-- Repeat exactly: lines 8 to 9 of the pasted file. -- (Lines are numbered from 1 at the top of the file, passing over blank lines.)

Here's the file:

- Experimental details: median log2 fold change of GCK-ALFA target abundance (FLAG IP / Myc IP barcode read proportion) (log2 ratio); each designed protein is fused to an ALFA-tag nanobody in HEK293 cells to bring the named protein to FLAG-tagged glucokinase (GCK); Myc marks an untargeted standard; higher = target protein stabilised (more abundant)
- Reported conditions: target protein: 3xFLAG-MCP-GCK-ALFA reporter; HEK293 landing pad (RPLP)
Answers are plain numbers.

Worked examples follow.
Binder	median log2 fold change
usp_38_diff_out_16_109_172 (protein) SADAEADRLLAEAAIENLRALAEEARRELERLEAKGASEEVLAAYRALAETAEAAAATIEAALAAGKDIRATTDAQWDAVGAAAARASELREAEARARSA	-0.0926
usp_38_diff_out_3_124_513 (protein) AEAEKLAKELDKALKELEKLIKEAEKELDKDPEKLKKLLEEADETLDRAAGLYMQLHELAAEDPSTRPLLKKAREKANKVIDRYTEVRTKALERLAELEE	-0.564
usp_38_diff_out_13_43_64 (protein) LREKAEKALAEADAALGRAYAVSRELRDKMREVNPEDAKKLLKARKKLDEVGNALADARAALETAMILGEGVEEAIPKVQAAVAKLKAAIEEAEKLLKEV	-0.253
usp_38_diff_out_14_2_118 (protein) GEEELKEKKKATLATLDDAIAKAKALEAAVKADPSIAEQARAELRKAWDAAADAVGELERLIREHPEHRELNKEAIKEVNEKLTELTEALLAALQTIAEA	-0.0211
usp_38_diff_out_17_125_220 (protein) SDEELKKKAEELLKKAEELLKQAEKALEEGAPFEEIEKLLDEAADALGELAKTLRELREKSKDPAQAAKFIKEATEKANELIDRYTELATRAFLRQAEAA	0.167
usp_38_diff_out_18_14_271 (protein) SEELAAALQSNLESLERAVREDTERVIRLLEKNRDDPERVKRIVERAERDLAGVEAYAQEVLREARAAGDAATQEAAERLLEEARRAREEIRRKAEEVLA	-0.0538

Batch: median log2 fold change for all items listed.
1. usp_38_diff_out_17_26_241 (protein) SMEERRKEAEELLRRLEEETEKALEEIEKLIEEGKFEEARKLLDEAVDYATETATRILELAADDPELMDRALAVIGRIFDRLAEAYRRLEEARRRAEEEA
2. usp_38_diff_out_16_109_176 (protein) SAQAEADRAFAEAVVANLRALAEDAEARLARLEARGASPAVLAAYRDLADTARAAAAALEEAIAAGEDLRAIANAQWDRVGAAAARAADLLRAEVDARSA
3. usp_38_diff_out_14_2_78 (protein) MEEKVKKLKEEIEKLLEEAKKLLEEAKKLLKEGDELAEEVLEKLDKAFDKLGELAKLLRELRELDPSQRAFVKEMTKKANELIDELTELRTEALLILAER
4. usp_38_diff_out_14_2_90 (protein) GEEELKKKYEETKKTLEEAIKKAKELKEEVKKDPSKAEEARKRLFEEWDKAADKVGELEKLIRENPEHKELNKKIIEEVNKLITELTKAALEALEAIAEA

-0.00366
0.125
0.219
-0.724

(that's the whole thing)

usp_38_diff_out_13_43_64 (protein) LREKAEKALAEADAALGRAYAVSRELRDKMREVNPEDAKKLLKARKKLDEVGNALADARAALETAMILGEGVEEAIPKVQAAVAKLKAAIEEAEKLLKEV	-0.253
usp_38_diff_out_14_2_118 (protein) GEEELKEKKKATLATLDDAIAKAKALEAAVKADPSIAEQARAELRKAWDAAADAVGELERLIREHPEHRELNKEAIKEVNEKLTELTEALLAALQTIAEA	-0.0211